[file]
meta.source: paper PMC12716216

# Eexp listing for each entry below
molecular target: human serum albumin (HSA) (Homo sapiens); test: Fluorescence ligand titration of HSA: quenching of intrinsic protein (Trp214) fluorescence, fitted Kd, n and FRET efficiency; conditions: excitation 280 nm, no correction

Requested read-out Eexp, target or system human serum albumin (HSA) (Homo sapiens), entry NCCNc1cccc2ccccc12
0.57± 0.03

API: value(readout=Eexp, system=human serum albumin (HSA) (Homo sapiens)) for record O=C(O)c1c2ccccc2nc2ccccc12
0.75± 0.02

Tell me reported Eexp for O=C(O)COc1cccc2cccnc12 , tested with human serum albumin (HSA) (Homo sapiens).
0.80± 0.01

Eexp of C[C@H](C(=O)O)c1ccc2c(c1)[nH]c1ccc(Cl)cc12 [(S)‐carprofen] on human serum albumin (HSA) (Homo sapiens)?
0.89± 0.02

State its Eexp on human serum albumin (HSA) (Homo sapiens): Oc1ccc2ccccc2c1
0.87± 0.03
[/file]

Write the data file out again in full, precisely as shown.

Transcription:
meta.source: paper PMC12716216

# Eexp listing for each entry below
molecular target: human serum albumin (HSA) (Homo sapiens); test: Fluorescence ligand titration of HSA: quenching of intrinsic protein (Trp214) fluorescence, fitted Kd, n and FRET efficiency; conditions: excitation 280 nm, no correction

Requested read-out Eexp, target or system human serum albumin (HSA) (Homo sapiens), entry NCCNc1cccc2ccccc12
0.57± 0.03

API: value(readout=Eexp, system=human serum albumin (HSA) (Homo sapiens)) for record O=C(O)c1c2ccccc2nc2ccccc12
0.75± 0.02

Tell me reported Eexp for O=C(O)COc1cccc2cccnc12 , tested with human serum albumin (HSA) (Homo sapiens).
0.80± 0.01

Eexp of C[C@H](C(=O)O)c1ccc2c(c1)[nH]c1ccc(Cl)cc12 [(S)‐carprofen] on human serum albumin (HSA) (Homo sapiens)?
0.89± 0.02

State its Eexp on human serum albumin (HSA) (Homo sapiens): Oc1ccc2ccccc2c1
0.87± 0.03